Whether you’re having a problem with your vision, need to schedule a routine eye exam, or need new glasses or contacts, choosing an eye doctor is an important health care decision. After all, you will be trusting your eye doctor to help you maintain a lifetime of good vision. However, a quick online search for an eye care professional might leave you wondering if an ophthalmologist or optometrist is best. Let’s explore the similarities and differences about what each type of eye doctor can do.

What Are Ophthalmologists?

Ophthalmologists are osteopathic doctors (D.O.) or medical doctors (M.D.) who received extensive education and training to provide eye and vision care. Typically, ophthalmologists receive an undergraduate degree, graduate medical school, complete an internship, and then complete a hospital-based residency program in ophthalmology. They are licensed to practice medicine and can also provide the full spectrum of eye and vision care, including:

  • Performing routine eye exams to detect diseases
  • Diagnosing and treating eye diseases, such as cataracts, diabetic retinopathy, macular degeneration, glaucoma, and pterygium excision.
  • Providing treatments for disease in the form of prescribing medications, performing treatments, and performing surgery when needed.
  • Performing eye surgery for the treatment of cataracts, yag laser treatments after cataract surgery, and blepharoplasty for the treatment of drooping lids as well as skin cancer removal and lid reconstruction.
  • Writing prescriptions for glasses and contact lenses when needed.

Ophthalmologists must also meet continuing education requirements to maintain an active license and stay up-to-date with the latest research and standards of eye care.

What Is an Optometrist?

Unlike ophthalmologists, optometrists are not medical doctors, and they cannot perform eye surgery. After completing an undergraduate degree program, optometrists attend four years of optometry school to receive a Doctor of Optometry (O.D.) degree. Similar to ophthalmologists, optometrists also do the following:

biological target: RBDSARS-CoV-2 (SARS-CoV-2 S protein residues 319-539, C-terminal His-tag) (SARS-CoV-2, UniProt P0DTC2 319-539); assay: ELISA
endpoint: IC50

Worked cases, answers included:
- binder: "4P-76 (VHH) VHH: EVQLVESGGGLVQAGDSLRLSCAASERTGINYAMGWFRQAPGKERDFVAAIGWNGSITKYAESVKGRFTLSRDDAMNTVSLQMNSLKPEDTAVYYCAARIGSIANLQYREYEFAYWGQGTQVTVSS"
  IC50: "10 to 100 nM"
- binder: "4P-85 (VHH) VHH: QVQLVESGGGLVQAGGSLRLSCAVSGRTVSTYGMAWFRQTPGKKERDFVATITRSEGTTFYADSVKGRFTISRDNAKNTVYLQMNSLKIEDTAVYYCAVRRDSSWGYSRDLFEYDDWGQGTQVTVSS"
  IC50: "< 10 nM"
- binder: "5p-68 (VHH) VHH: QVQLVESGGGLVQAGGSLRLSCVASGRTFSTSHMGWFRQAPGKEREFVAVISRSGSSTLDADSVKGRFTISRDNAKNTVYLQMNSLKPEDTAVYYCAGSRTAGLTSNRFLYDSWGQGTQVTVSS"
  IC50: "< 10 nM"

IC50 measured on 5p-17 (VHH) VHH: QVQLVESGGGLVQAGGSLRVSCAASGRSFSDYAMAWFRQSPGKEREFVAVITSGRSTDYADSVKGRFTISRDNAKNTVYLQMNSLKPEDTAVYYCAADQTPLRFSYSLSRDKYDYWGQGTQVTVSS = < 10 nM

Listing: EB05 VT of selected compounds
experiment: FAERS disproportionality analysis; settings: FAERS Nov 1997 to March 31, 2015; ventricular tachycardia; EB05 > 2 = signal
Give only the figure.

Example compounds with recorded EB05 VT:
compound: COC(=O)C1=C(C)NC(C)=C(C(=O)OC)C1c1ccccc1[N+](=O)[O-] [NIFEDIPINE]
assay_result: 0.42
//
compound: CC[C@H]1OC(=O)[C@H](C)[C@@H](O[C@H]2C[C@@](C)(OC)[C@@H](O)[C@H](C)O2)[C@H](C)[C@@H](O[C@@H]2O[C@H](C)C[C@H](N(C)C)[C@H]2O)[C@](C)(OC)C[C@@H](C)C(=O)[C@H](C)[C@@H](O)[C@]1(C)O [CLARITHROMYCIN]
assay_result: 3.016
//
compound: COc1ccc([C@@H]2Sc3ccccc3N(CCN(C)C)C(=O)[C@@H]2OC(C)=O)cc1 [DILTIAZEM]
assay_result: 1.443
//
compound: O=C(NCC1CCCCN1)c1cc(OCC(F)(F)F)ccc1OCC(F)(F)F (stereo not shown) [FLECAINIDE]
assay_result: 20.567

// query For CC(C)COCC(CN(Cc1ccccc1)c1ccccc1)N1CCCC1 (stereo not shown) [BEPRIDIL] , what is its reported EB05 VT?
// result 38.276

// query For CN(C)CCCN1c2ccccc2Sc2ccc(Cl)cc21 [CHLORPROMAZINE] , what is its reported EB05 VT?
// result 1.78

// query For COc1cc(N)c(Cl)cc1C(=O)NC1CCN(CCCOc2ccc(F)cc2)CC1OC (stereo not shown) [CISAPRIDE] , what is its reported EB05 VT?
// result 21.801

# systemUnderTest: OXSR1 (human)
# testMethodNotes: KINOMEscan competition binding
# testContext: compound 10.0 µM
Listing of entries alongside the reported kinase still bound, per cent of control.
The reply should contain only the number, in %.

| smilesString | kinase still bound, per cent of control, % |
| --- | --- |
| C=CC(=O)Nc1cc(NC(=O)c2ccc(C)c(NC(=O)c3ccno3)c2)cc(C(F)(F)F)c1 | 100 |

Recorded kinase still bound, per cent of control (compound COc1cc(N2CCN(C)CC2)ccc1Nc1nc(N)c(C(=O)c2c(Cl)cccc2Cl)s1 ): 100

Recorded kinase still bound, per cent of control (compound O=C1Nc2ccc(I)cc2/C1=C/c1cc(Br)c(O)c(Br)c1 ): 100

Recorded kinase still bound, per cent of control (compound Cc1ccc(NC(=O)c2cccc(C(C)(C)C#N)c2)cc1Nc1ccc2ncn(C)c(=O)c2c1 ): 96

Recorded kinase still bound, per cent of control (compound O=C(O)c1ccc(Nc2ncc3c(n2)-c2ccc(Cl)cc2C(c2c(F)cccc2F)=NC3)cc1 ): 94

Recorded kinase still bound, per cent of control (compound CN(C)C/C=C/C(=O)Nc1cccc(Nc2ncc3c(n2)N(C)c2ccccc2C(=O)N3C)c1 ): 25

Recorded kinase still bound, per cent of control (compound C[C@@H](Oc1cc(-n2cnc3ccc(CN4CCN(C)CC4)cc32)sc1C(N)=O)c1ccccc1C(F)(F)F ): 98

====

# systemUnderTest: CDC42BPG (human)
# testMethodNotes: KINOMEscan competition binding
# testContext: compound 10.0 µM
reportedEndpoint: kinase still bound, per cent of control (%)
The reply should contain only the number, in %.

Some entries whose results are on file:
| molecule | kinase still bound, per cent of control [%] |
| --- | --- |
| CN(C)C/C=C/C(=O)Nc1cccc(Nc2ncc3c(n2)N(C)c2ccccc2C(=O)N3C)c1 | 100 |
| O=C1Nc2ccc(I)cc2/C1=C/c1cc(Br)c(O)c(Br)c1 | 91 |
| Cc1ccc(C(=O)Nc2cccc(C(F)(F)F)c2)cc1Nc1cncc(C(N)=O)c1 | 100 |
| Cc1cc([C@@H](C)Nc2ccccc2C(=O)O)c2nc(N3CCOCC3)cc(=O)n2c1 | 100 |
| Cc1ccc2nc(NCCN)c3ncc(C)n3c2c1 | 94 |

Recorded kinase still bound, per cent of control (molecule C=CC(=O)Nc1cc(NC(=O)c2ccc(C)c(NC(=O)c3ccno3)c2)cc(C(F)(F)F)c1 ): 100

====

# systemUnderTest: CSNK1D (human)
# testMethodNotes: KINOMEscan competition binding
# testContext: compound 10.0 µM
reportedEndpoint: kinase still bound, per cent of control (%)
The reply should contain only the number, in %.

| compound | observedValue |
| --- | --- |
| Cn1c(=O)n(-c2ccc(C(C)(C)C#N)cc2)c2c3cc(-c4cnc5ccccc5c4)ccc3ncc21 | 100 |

• Examine your eyes for health and vision problems
  • Diagnose eye problems, such as farsightedness, nearsightedness, and glaucoma
  • Prescribe eyeglasses and contact lenses
  • Provide vision therapy and low-vision care
  • Prescribe medications
  • Assist with before-and-after surgery care for patients undergoing eye surgery
  • Make referrals to a specialist

Like ophthalmologists, optometrists must also take continuing education classes to maintain licensure and stay current with standards of eye care.

Which Doctor Is Best for Your Eye Care?

Which eye care professional you should see depends on your specific needs and overall health. For most people, seeing an optometrist is an excellent starting point to maintaining a lifetime of good vision. If your eyes are healthy and you only need to receive a general eye exam, optometrists have the training and education to meet your needs. Although they are not medical doctors, optometrists are trained to detect eye abnormalities during a routine eye exam, and they will be able to refer you to an ophthalmologist for additional evaluation. Optometrists can also diagnose and treat common eye problems like dry eye and glaucoma.

If you are over the age of 40, or have a family history of eye conditions like cataracts, glaucoma, or are diabetic, the American Academy of Ophthalmologists recommends that you receive a baseline screening from an ophthalmologist. Since your risk of many serious eye problems increases after the age of 40, ophthalmologists can detect and diagnose these issues before they reach an advanced stage.

If you’ve been diagnosed with a serious eye disease, such as diabetic retinopathy or macular degeneration, or if you’re experiencing blurry vision, or seeing flashes of light, ophthalmologists should be your primary provider of eye care. They have the expertise and medical knowledge necessary to design a treatment plan to preserve your vision and can perform eye surgery if necessary.

Schedule Your Eye Exam at Rowan Eye Center

Routine eye examinations are essential in ensuring a lifetime of good vision and eye health. By scheduling regular eye exams at Rowan Eye Center, your eye care professional can help you maintain your best vision while also helping to protect your precious sense of sight by detecting and treating common eye problems and diseases. Don’t wait until you’re experiencing problems with your vision to visit an eye doctor! Contact Rowan Eye Center today to schedule an appointment, and let Carey T Rowan, M.D and Dr. Alicia Havens help you in maintaining healthy eyesight for life.